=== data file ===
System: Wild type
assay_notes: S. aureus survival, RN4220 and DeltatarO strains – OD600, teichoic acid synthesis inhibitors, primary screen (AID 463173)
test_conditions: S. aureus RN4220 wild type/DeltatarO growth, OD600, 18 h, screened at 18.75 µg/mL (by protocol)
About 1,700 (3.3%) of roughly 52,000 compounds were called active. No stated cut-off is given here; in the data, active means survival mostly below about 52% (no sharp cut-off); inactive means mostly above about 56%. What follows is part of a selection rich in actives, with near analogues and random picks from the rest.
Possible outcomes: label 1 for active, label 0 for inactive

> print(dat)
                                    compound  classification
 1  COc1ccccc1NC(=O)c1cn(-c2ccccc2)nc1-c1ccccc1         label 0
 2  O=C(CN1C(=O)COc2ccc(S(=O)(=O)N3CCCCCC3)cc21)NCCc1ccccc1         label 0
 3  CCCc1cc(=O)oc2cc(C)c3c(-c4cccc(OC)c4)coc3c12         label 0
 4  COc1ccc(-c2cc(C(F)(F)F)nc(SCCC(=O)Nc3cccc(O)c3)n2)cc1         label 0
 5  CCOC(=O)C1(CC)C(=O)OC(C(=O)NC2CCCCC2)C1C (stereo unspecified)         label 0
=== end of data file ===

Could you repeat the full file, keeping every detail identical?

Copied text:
System: Wild type
assay_notes: S. aureus survival, RN4220 and DeltatarO strains – OD600, teichoic acid synthesis inhibitors, primary screen (AID 463173)
test_conditions: S. aureus RN4220 wild type/DeltatarO growth, OD600, 18 h, screened at 18.75 µg/mL (by protocol)
About 1,700 (3.3%) of roughly 52,000 compounds were called active. No stated cut-off is given here; in the data, active means survival mostly below about 52% (no sharp cut-off); inactive means mostly above about 56%. What follows is part of a selection rich in actives, with near analogues and random picks from the rest.
Possible outcomes: label 1 for active, label 0 for inactive

> print(dat)
                                    compound  classification
 1  COc1ccccc1NC(=O)c1cn(-c2ccccc2)nc1-c1ccccc1         label 0
 2  O=C(CN1C(=O)COc2ccc(S(=O)(=O)N3CCCCCC3)cc21)NCCc1ccccc1         label 0
 3  CCCc1cc(=O)oc2cc(C)c3c(-c4cccc(OC)c4)coc3c12         label 0
 4  COc1ccc(-c2cc(C(F)(F)F)nc(SCCC(=O)Nc3cccc(O)c3)n2)cc1         label 0
 5  CCOC(=O)C1(CC)C(=O)OC(C(=O)NC2CCCCC2)C1C (stereo unspecified)         label 0